Bernal (Ineos Grenadiers) followed the high pace being set by EF Education-Nippo before attacking over the top on the Passo Giau, the Cima Coppi, the highest point of the race.
The Colombian held off Damiano Caruso (Bahrain-Victorious) and Romain Bardet (DSM) at around 30 seconds all the way down the descent to the finish in Cortina d'Ampezzo.
Bernal cruised to stage victory, taking off his rain jacket in the final few hundred metres to display the maglia rosa as he celebrated across the line. He also extended his lead in the overall standings over Caruso who moved up to second place.
How it happened
Stage 16 started with news that both the Passo Fedaia and Passo Pordoi had been removed from the stage along with the route being shortened to 153km, containing only two climbs instead of four between Sacile to Cortina d’Ampezzo.
The Pordoi was originally going to be the Cima Coppi, the highest point of the race, but instead that title went to the final climb of the day, the Passo Giau in the Dolomites.
Before the stage started, the riders and everyone involved in the race had a moment of silence to remember what is believed to be 14 people who had died after a cable car dropped from its cable to the ground in Stresa-Mottarone in Piedmont.
Afterwards, the riders set off in abysmal conditions. The weather was so bad that live pictures were very difficult to come by as helicopters were not allowed to take off. A breakaway of 24 riders did eventually manage to escape up the road.
Some big-name riders made it up into the break, including Vincenzo Nibali (Trek-Segafredo), João Almeida (Deceuninck - Quick-Step), Dan Martin (Israel Start-Up Nation), Davide Formolo (UAE Team Emirates), Gorka Izagirre (Astana-Premier Tech), and mountain jersey wearer Geoffrey Bouchard (Ag2r-Citroën), along with 18 others.
Irish rider, Martin, was the best-placed of the riders in GC at 7-50, which meant that the peloton was working very hard to bring them back so that these riders weren’t able to come back in the overall.
But the descent of the first climb, La Crossetta, saw the break split up with Almeida, Nibali, Formolo, Izagirre, Amanuel Ghebreigzabhier (Trek-Segafredo), and Antonio Pedrero (Movistar) going up this road. This made Almeida the best placed at the front at 8-32 down on Bernal’s pink jersey.
With 65km to go, it looked like the chasing group were not making it back to the leaders with the gap to the chasing group including Martin at 3-30. The Ineos Grenadiers-led peloton further two minutes back.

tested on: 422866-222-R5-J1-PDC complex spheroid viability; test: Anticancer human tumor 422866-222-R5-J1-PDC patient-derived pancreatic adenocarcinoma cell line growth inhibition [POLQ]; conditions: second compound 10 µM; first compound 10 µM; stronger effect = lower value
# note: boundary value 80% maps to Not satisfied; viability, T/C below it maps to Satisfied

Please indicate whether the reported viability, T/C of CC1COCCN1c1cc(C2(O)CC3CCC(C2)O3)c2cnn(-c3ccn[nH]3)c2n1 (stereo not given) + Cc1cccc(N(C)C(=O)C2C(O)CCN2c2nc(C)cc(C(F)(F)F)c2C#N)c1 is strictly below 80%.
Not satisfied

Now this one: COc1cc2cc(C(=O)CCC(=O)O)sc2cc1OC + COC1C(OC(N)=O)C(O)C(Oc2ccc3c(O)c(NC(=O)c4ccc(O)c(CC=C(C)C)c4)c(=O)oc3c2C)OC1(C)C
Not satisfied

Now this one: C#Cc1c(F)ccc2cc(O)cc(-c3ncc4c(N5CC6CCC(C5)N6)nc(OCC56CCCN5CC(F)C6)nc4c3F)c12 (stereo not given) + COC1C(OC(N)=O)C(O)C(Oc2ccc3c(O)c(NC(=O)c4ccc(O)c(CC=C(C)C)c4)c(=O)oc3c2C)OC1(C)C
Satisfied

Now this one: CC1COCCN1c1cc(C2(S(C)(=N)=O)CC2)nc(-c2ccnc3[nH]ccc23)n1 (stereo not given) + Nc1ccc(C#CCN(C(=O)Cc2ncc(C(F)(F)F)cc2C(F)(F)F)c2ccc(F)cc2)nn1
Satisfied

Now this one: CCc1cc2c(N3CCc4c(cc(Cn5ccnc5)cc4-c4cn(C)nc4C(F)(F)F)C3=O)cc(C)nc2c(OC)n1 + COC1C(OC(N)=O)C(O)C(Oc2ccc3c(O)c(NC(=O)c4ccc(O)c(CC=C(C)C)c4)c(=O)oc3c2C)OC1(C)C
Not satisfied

With 40km to go, news came through that Remco Evenepoel (Deceuninck - Quick-Step) had dropped out of the back of the peloton as EF Education-Nippo upped the pace for their leader, Hugh Carthy. The gap dropped to inside three minutes to the break just before the start of the Passo Giau.
The chasing group was swallowed up by the peloton before the Giau followed by Ghebreigzabhier from the lead group after working hard for his team-mate, Nibali. With 30km to go the gap dipped inside two minutes as Alberto Bettiol (EF-Nippo) continued to drill the pace.
Pedrero led down the brief descent onto the Giau, Izagirre tried to follow but almost crashed before suffering a puncture. Nibali and Formolo managed to bridge across, dropping Izagirre and Almeida. Formolo attacked early.
Pedrero managed to bridge to Formolo before kicking past and going solo to the line. Meanwhile, back in the peloton, the group had dropped to seven riders with Aleksandr Vlasov (Astana-Premier Tech) suffering a mechanical at the base of the climb with Simon Yates (BikeExchange) struggling at the back of the group.
Bernal then launched a devastating attack with 22km to go with Carthy following as was Romain Bardet. Yates was distanced along with Carthy’s team-mate, Simon Carr as well as Bernal’s final domestique Dani Martínez.
Bernal then dropped everyone, catching Pedrero and immediately dropping them as he disappeared up the road. He held a cap of around 30 seconds as Caruso chased on just behind, with Bardet then making his way back to the Italian on the descent.
There was nothing they could do to stop the race leader from holding his advantage though, as he celebrated his second stage victory at the race and the strengthening of his lead in the overall standings.
The Giro d'Italia now heads into its second rest day, before returning with stage 17 on Wednesday; a 193km summit finish stage from Canazei to Saga di Ala.
Giro d'Italia 2021, stage 16: Sacile to Cortina d'Ampezzo (153km)
1. Egan Bernal (Col) Ineos Grenadiers, in 4-22-41
2. Romain Bardet (Fra) Team DSM, at 27s
3. Damiano Caruso (Ita) Bahrain Victorious, at same time
4. Giulio Ciccone (Ita) Trek-Segafredo, at 1-18
5. Hugh Carthy (GBr) EF Education-Nippo, at 1-19
6. João Almeida (Por) Deceuninck - Quick-Step, at 1-21
7. Aleksandr Vlasov (Rus) Astana-Premier Tech, at 2-11
8. Gorka Izagirre (Esp) Astana-Premier Tech, at 2-31
9. Davide Formolo (Ita) UAE Team Emirates, at 2-33
10. Tobias Foss (Nor) Team Jumbo-Visma, at same time
General classification after stage 16
1. Egan Bernal (Col) Ineos Grenadiers, in 66-36-04
2. Damiano Caruso (Ita) Bahrain Victorious, at 2-24
3. Hugh Carthy (GBr) EF Education-Nippo, at 3-40
4. Aleksandr Vlasov (Rus) Astana-Premier Tech, at 4-18
5. Simon Yates (GBr) Team BikeExchange, at 4-20
6. Giulio Ciccone (Ita) Trek-Segafredo, at 4-31
7. Romain Bardet (Fra) Team DSM, at 5-02
8. Dani Martínez (Col) Ineos Grenadiers, at 7-17
9. Tobias Foss (Nor) Team Jumbo-Visma, at 8-20
10. João Almeida (Por) Deceuninck - Quick-Step, at 10-01
Thank you for reading 20 articles this month* Join now for unlimited access
Enjoy your first month for just £1 / $1 / €1
*Read 5 free articles per month without a subscription
Join now for unlimited access
Try first month for just £1 / $1 / €1